Saturday, October 24, 2009

Albert Pujols: Player of The Decade

Studious Metsimus has been reporting on all things Mets for a few months now, but today we're going to step aside and give credit where credit is due. We're going to acknowledge the amazing accomplishments of an opposing player, a man who has taken the baseball world by storm since making his major league debut in 2001 and has become the model of consistency and excellence that all players strive for.

Today we're reserving a special blog for Albert Pujols of the St. Louis Cardinals, Studious Metsimus' player of the decade.

José Alberto Pujols was born on January 16, 1980 in the Dominican Republic and moved to the United States in 1996. Mets fans might be curious to know that Pujols and his family first moved to New York upon arriving in the United States. However, it is not true that the presence of Rico Brogna at first base for the Mets caused Pujols' family to move to Independence, Missouri.

After a spectacular high school baseball career in which he twice earned all-state honors, Pujols spent one season in a Kansas City area community college, where he continued to mash the ball at a torrid pace, hitting .461 in his only college season.

Despite his accomplishments on the field, major league teams were hesitant to sign Pujols. His hometown Kansas City Royals passed on him even though they barely had a major league team to put on the field. The Tampa Bay Rays were so unimpressed with Pujols that they asked him to try out for the team as a catcher. Scouts did not believe that Pujols was still in his teens and shied away from the older-looking player.

It wasn't until the St. Louis Cardinals decided to take a chance on El Hombre (which is Spanish for "The Man", which was the nickname of Cardinals' legend Stan Musial) by selecting him in the 13th round of the 1999 draft with the 402nd overall pick that Pujols got his chance to show off his natural ability and God-given talent to the masses.

After a superb season in the minor leagues in 2000, the Cardinals still planned on sending Pujols to Triple-A Memphis for the start of the 2001 season. Then a funny thing happened on the way to the minors.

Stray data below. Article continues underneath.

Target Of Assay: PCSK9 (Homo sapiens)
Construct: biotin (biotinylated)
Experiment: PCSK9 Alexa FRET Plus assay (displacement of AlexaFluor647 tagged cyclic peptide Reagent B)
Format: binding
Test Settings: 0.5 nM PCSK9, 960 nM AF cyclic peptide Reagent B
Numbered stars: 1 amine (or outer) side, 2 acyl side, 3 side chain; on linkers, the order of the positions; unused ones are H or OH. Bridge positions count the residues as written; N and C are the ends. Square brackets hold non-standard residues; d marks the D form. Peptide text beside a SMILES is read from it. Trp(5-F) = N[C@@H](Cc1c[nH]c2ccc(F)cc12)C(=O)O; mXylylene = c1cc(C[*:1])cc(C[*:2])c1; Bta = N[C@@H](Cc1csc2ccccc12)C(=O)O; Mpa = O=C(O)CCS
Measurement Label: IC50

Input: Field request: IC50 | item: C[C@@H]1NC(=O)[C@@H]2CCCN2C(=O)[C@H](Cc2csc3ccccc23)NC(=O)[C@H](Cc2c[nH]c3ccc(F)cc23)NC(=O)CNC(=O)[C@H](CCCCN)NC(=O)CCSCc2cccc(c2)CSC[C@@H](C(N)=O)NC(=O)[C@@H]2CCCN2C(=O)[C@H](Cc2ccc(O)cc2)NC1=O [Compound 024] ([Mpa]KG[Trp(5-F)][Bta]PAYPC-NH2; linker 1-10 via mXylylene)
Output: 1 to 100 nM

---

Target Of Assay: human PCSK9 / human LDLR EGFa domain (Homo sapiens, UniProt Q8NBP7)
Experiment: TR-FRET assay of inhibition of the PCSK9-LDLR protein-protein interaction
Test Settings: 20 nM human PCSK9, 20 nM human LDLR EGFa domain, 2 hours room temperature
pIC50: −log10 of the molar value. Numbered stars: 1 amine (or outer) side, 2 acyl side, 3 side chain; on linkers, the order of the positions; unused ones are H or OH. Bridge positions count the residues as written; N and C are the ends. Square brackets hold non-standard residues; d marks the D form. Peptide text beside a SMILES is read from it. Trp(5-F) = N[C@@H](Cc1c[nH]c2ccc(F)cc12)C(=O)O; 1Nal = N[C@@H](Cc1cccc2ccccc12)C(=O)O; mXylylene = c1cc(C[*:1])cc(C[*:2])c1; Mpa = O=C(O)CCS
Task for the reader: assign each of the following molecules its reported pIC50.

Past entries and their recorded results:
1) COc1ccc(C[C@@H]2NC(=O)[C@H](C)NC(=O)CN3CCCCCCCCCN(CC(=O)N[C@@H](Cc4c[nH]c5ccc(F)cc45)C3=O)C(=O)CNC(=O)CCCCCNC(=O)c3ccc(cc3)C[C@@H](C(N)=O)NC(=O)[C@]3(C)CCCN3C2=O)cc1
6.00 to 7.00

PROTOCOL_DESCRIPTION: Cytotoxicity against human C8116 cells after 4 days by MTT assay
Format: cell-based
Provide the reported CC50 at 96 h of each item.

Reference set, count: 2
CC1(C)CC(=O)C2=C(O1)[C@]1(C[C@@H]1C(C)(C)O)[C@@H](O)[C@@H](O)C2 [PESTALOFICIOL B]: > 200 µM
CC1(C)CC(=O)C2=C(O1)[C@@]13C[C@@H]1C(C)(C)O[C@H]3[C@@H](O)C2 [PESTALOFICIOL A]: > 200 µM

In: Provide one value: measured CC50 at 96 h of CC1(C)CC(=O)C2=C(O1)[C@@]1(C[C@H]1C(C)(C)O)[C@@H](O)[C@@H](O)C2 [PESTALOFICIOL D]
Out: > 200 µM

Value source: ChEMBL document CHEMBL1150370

Former Met whipping boy and then-Cardinals' third baseman Bobby Bonilla, the same man who threatened reporter Bob Klapisch by "showing him the Bronx", hurt his hamstring (poor baby), opening a spot on the roster at third base for Pujols. Once Bonilla returned, Pujols bounced around between the infield and the outfield. Although Mark McGwire was still a Cardinal, injuries prevented him from playing the entire season at first base. Pujols' versatility and big bat forced manager Tony La Russa to find a place in the lineup for him every day and the Cardinals were rewarded with a phenomenal rookie season that earned Pujols the 2001 NL Rookie of The Year Award.

Pujols didn't become a full-time first baseman until 2004 as he spent two seasons as the Cardinals' left fielder in 2002 and 2003. By then, he had already established himself as one of the premier players in the game, ranking high on most of the offensive leaderboards.

Still, one thing eluded El Hombre. He didn't have a World Championship ring to go with all his other hardware that he had collected in his early career. He had appeared in one World Series in 2004, but the Cardinals were swept by the Boston Red Sox in that year's Fall Classic. Two years later, Pujols' dream came true. My fellow Mets fans, I advise you not to read the next paragraph.

After a mediocre regular season in which they went 83-78, the Cardinals snuck into the playoffs as the 2006 NL Central division champions. However, they saved their best for last as they defeated the San Diego Padres and the New York Mets in the playoffs. The Cardinals went on to defeat the Detroit Tigers in five games to win their first championship since 1982 and their tenth World Series overall.